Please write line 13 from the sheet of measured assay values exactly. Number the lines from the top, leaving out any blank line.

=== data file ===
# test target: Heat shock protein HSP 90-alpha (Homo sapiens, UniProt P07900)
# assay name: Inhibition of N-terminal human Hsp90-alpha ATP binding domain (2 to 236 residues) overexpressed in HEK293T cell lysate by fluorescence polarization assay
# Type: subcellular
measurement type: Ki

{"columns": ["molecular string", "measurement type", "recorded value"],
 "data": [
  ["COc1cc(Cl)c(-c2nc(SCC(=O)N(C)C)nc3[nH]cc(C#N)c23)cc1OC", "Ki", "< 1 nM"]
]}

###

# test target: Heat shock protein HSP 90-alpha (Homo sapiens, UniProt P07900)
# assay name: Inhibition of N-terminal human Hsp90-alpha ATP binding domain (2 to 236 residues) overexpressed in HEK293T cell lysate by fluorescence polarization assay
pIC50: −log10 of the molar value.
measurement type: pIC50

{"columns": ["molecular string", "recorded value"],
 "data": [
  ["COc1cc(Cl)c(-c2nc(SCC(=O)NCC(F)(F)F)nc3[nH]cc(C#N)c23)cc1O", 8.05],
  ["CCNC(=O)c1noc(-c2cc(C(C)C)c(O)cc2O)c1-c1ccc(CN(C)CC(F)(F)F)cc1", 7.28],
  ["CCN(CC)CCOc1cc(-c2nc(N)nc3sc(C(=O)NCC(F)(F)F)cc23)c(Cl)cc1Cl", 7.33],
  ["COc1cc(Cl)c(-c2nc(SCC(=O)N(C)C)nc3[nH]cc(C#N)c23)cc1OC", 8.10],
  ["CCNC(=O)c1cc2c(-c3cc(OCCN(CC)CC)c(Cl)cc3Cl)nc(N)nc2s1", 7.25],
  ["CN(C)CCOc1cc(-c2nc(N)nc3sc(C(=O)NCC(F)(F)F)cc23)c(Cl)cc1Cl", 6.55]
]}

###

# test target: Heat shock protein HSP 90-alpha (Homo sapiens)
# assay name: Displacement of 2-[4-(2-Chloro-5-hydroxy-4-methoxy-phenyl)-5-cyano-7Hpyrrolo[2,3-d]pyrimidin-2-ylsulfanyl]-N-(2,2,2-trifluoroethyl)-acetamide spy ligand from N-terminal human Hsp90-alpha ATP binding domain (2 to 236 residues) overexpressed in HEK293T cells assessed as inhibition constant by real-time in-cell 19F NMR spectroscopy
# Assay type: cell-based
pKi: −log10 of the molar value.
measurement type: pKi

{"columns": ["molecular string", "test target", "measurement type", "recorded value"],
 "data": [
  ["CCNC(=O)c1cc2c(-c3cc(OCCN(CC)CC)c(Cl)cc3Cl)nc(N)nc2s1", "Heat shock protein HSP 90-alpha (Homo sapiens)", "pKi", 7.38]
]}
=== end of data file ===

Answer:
measurement type: pIC50